Each fixture has a drain, which is connected to the sewer or septic system, and a water outlet, which is connected to the main plumbing pipe line. The water outlets of most fixtures are regulated by a flow control valve. The valves are often referred to as “stop” or “service” valves and allow the user to shut off the water supply to the fixture. In most cases, the fixture also has a “flood rim” level that indicates when the drain is full and will overflow.

In choosing plumbing fixtures, it’s important to consider both the functional requirements of the space and the aesthetic preferences of the homeowner or business owner. It’s also a good idea to review the manufacturer warranty and support for each fixture before making any purchases. The selection of fixtures can be overwhelming, but a knowledgeable plumber can assist with the process and recommend quality products that meet the project’s needs.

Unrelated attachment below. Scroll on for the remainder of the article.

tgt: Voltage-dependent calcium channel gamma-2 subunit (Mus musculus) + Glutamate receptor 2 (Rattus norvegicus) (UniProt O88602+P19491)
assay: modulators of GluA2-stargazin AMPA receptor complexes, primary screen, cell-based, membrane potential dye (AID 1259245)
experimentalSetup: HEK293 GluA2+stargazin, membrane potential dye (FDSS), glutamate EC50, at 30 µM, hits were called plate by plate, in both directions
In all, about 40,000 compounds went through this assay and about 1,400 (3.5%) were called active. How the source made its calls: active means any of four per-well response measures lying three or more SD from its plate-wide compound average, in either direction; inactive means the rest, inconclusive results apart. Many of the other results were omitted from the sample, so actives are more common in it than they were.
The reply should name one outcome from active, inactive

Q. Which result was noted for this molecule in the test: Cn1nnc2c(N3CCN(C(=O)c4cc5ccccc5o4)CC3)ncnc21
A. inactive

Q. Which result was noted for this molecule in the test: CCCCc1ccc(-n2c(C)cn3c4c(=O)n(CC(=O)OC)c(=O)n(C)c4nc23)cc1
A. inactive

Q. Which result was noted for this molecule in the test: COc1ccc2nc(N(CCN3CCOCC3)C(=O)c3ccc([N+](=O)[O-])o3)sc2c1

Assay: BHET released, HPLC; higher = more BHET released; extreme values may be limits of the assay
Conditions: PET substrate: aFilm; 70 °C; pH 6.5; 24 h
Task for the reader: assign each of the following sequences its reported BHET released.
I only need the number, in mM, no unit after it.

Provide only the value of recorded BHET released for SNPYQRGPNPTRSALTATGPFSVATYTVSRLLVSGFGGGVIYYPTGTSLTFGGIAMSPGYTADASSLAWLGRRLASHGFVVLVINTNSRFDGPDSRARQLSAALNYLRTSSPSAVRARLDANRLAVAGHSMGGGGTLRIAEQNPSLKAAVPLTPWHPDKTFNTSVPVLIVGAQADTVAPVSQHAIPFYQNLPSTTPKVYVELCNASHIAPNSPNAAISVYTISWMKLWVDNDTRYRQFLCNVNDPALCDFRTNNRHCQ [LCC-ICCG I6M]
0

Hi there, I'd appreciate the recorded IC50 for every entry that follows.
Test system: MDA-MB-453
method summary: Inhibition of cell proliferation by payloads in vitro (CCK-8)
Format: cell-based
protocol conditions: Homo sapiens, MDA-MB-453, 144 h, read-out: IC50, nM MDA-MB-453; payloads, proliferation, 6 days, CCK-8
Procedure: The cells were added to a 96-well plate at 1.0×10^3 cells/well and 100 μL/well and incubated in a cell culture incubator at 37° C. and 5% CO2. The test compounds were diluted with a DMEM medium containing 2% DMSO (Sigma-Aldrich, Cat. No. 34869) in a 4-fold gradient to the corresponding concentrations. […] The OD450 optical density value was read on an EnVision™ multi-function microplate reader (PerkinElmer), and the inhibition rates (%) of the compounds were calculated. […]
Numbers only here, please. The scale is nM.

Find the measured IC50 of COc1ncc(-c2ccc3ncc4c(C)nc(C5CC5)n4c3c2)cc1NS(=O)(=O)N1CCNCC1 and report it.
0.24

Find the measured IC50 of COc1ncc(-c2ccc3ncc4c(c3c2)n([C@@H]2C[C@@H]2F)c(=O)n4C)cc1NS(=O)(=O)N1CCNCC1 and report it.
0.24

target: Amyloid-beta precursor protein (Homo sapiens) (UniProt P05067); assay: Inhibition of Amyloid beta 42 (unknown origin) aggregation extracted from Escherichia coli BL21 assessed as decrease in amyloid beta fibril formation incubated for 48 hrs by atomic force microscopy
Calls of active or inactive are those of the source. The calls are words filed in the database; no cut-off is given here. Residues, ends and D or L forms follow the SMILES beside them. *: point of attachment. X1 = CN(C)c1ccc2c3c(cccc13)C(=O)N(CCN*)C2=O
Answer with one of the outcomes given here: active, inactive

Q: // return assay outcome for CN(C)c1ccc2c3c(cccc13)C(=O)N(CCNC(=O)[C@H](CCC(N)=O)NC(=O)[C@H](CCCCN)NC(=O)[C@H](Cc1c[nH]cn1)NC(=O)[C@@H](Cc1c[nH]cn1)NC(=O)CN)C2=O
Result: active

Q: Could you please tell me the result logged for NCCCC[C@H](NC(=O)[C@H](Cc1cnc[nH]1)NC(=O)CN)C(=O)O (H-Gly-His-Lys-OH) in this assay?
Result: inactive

The sewer is a system of pipes that takes waste water from homes and businesses to local sewage treatment plants. These systems are operated and maintained by cities and towns. Sewage comes from toilets, sinks, showers and other plumbing fixtures that are connected to a home or business’s drain lines. The wastewater and sewage then travel through the pipes to a sewage treatment plant where it is cleaned before being sent back into the environment.

The vast majority of the time, a home’s sewer system is working well. However, issues can arise that require the help of a professional plumber. A common problem is a recurring line stoppage. A reoccurring sewer stoppage may be the result of a tree root, broken pipe or other issue that requires a professional plumbing company to investigate and repair.